You should consult an attorney as soon as you know you’ve suffered injuries, or you risk facing the loss of your ability to recover for damages based on the statute or limitations as well as the statute of repose.
In an unpublished North Carolina appellate case, the plaintiff appealed from orders that granted a college’s motion for judgment on the pleadings. The case arose from an alleged sexual assault of the plaintiff by the college’s soccer coach. According to the plaintiff, the college was aware of other sexual assault claims against the soccer coach, but didn’t take any measures to stop further sexual assaults and didn’t let the police know.
The plaintiff claimed law enforcement officers first contacted him in 2012 and told him that his mother had complained to the college in 1990 about the sexual abuse he’d suffered. He first knew that the college was aware of pre-1990 allegations while meeting with law enforcement officers in 2012.
He sued the college in 2015 claiming negligence, negligent hiring, negligent supervision, negligent retention, fraud, fraudulent concealment, and civil conspiracy. He sued the coach for assault, and sued both parties for negligent infliction of emotional distress and intentional infliction of emotional distress, equitable estoppel, and punitive damages.
The college answered his complaint and moved for judgment on the pleadings. The soccer coach filed a motion to dismiss. The judge granted the defendants’ motions noting an earlier case that was on point. The orders stated that the motions were granted due to the expiration of the statute of limitations and statute of repose. The plaintiff appealed the decision with respect to the college only.
The appellate court explained that a motion for judgment on the pleadings is granted if the moving party clearly shows there’s no material issue of fact to be resolved and he’s entitled to judgment in his favor as a matter of law. The college in this case had denied numerous allegations made by the plaintiff, but the motion was granted on the basis of the statute of limitations and statute of repose, about which there were no material issues of fact.
The plaintiff argued that there were factual issues with respect to his fraud and civil conspiracy claims. He further argued that there were issues of fact regarding the date on which his claims accrued and that the statute of limitations began to run from the discovery of fraud or the time it should have been discovered in exercising reasonable diligence. He argued that the earliest possible accrual date for his claims of fraud and civil conspiracy was in 2012, when he was first contacted by law enforcement, and so his claim hadn’t expired when he filed his lawsuit in 2015.
The defendant argued that the statute of limitations for all the claims was tolled by the fraudulent concealment doctrine. However, the plaintiff didn’t address the issue of the statute of repose. The appellate court ruled that the statute of repose barred all of the plaintiff’s causes of action against the college because they all asked for damages based on personal injuries suffered by the plaintiff.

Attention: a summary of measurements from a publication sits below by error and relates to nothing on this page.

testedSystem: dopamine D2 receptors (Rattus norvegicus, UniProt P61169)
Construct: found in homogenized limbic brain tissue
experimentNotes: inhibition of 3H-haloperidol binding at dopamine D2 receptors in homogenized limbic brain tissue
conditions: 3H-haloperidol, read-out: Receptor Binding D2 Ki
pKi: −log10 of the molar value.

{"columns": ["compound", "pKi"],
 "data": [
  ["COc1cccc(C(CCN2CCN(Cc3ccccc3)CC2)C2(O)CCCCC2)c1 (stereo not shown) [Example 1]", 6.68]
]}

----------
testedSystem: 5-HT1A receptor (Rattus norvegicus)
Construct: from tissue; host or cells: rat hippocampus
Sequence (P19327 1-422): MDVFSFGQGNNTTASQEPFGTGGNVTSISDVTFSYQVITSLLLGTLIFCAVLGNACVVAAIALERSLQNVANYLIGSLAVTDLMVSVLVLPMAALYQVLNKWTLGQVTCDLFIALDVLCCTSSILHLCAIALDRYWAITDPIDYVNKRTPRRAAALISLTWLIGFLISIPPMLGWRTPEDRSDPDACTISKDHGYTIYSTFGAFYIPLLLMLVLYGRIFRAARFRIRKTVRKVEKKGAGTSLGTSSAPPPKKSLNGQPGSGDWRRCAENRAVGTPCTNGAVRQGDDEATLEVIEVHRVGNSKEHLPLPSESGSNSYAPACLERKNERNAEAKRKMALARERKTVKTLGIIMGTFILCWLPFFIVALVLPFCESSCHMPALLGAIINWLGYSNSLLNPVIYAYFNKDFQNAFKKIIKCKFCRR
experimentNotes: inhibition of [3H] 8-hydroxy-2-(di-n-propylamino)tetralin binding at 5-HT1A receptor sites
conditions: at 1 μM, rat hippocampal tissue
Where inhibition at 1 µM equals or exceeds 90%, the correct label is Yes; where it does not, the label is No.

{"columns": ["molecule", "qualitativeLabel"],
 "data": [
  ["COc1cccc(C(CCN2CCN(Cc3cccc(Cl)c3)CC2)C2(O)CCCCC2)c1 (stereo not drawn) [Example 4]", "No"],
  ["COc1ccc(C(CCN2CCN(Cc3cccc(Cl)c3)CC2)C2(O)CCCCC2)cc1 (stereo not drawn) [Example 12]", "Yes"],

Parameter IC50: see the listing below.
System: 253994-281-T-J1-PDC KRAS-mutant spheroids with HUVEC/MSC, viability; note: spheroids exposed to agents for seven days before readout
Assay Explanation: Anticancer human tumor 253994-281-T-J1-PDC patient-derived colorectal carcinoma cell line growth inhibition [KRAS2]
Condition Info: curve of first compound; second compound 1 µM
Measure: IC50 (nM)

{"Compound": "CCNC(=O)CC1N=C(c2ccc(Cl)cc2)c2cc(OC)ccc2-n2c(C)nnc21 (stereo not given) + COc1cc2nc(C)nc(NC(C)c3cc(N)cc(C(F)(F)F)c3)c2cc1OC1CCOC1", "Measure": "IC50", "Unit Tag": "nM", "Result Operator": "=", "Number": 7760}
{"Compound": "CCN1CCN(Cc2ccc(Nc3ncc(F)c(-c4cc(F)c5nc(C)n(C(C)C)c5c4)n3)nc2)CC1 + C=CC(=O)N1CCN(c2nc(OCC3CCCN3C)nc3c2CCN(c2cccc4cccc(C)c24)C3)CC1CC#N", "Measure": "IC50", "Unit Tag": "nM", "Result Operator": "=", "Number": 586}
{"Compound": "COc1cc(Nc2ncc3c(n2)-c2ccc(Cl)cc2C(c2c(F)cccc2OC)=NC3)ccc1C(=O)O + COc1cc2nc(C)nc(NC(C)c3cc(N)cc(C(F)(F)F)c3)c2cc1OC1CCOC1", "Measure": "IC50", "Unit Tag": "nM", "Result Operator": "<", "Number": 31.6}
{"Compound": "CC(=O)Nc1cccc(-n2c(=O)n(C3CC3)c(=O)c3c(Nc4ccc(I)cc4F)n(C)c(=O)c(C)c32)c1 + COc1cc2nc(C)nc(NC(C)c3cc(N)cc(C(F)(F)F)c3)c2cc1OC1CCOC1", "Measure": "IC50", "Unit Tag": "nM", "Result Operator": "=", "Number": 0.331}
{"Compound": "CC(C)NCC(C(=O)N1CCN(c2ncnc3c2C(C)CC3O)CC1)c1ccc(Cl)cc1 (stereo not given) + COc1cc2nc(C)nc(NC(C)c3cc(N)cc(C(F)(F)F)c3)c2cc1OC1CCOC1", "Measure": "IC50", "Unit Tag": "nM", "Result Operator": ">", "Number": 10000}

The appellate court explained that for all personal injury causes of action N.C. Gen. Stat. § 1-52(16) dictates that no cause of action would accrue more than 10 years from the last act or omission that gave rise to the cause of action. In this case, the last act that was associated with his personal injuries was that his mother had complained about his sexual abuse in 1990. The plaintiff didn’t sue until 25 years after this date.
The appellate court explained that the statute of repose is a condition precedent to a plaintiff’s right to sue. Accordingly, it is on the plaintiff to show that the statute of repose doesn’t bar his lawsuit. The plaintiff argued that the college should be equitably estopped from asserting the statute of limitations and statute of repose. To establish estoppel, he had to show that there was a false representation or concealment by the college that the college intended to have him act upon, and the college had knowledge of the real facts. In this case, there was no evidence that the college acted to conceal information the plaintiff wanted or even that the plaintiff tried to get information from the college. The appellate court upheld the lower court’s ruling.
Although the plaintiff was barred from recovery in this case, an employer may be liable for negligent hiring if an employee causes injuries. It is important to pursue your claims against all potentially responsible parties as soon as you realize you have been injured. If you suffered injuries due to the wrongful conduct or negligence of another, the experienced North Carolina personal injury team at Maurer Law may be able to help you recover compensation. Contact us at 919-229-8359 or via our online form.
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